The 1980 eruption of Mount St. Helens is well-documented in the United States, but there is little data on the aftermath of the eruption in Canada—something UAlberta researchers are looking to change with responses from the public. Image credit: United States Geological Survey
Do you remember the eruption of Mount St Helens in May 1980? If so, researchers at the University of Alberta want to hear from you.
Like the scene from a Hollywood blockbuster, the dramatic and deadly eruption of Mount St. Helens in 1980 in Washington State left a lasting impression on a generation. Nearly 40 years later, a new study on the experiences of Canadians during the Mount St. Helens eruption is underway in the Department of Earth and Atmospheric Sciences aiming to collect data from individuals in affected areas when the eruption took place. The study is the first comprehensive attempt to capture human experiences of this event in Canada and is focused on better understanding volcanic activity to improve planning for future disaster preparedness.
“We’d like to understand what it was like for people when the eruption happened,” explained Britta Jensen, assistant professor and co-lead on the study. “What did you experience? Did you see ash fall? Where were you, and what were you doing when the eruption happened?” Jensen is leading the survey in collaboration with Tara McGee, professor and human geographer, with the support of undergraduate student Nathan Polard-Yopek.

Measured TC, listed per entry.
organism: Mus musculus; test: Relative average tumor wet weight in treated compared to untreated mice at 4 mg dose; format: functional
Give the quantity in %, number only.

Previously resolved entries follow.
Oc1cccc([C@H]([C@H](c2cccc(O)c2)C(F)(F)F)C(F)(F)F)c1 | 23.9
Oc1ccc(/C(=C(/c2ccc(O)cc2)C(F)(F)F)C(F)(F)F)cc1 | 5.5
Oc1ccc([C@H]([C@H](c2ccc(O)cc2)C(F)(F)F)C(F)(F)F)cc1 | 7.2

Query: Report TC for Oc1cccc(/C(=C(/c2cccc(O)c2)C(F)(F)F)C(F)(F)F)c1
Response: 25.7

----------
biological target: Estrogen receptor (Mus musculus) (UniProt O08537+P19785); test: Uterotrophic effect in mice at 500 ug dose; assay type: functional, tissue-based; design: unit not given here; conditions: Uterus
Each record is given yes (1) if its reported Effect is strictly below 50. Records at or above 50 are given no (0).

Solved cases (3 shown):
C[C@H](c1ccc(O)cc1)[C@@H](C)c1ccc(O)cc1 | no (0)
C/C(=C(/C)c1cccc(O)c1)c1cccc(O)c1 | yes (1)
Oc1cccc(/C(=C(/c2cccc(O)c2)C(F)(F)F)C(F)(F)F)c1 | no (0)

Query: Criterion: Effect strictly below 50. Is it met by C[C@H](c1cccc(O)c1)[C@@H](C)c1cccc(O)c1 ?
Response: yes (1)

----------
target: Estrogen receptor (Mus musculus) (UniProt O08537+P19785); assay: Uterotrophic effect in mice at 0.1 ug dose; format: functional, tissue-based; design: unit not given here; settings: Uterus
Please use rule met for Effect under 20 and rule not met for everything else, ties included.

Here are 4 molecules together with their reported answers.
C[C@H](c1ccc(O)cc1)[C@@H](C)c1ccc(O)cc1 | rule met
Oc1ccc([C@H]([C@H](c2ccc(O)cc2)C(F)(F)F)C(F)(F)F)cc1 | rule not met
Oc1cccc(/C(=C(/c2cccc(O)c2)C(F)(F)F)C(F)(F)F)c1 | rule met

The Mount St. Helens event was a major volcanic eruption that affected heavily populated areas in North America. The eruption resulted in 56 deaths and approximately $3 billion in infrastructure damage. And while the event is well-documented in the United States, little is known about the aftermath of the eruption north of the border in Canada.
“We want to use Mount St. Helens as a natural laboratory to examine historical ash deposits, which will allow us to better understand other, older eruptions in other areas,” said Jensen. “The ash fall from Mount St. Helens is mapped very well in the United States, but we have this big blank spot in Canada. That’s where this project comes in. We need to be able to extend that line into Canada.”
Jensen and McGee are asking anyone who recalls the eruption to share their experience and any photographs or images with them in a confidential survey. Access the survey here.